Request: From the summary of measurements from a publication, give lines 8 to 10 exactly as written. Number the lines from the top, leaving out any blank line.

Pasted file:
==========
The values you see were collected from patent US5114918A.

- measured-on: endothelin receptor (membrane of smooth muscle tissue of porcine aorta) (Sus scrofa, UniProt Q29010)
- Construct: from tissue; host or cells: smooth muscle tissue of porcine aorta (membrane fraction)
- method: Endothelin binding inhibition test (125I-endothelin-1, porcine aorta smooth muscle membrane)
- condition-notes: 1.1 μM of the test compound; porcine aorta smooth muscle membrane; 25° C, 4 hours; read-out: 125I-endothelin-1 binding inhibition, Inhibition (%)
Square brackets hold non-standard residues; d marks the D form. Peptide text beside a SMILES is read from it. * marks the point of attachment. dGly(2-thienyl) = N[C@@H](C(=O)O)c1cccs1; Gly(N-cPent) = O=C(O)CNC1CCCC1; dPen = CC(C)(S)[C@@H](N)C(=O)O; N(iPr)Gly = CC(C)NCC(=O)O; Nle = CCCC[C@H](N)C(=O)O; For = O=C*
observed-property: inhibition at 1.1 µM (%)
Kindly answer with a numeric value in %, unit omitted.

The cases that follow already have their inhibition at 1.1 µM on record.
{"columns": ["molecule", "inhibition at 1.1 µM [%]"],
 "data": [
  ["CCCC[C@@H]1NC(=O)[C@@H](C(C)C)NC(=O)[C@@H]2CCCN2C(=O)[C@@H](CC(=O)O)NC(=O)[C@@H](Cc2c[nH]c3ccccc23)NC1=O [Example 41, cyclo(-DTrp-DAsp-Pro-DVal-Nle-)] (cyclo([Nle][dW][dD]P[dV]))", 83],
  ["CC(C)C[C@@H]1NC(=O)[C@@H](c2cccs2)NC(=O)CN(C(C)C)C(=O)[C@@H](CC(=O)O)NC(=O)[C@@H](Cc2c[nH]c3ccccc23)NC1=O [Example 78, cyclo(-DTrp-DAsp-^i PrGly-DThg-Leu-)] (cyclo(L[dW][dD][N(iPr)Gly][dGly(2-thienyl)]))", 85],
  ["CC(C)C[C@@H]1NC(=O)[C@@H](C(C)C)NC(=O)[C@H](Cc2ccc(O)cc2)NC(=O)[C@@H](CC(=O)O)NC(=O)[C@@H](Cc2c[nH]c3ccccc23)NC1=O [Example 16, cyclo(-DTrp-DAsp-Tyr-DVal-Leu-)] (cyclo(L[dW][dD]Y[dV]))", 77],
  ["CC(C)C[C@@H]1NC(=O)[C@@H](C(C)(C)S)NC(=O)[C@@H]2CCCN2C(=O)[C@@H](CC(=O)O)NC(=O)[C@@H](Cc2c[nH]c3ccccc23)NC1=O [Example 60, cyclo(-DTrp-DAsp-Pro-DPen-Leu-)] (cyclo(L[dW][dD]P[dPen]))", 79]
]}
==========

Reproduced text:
Kindly answer with a numeric value in %, unit omitted.

The cases that follow already have their inhibition at 1.1 µM on record.
{"columns": ["molecule", "inhibition at 1.1 µM [%]"],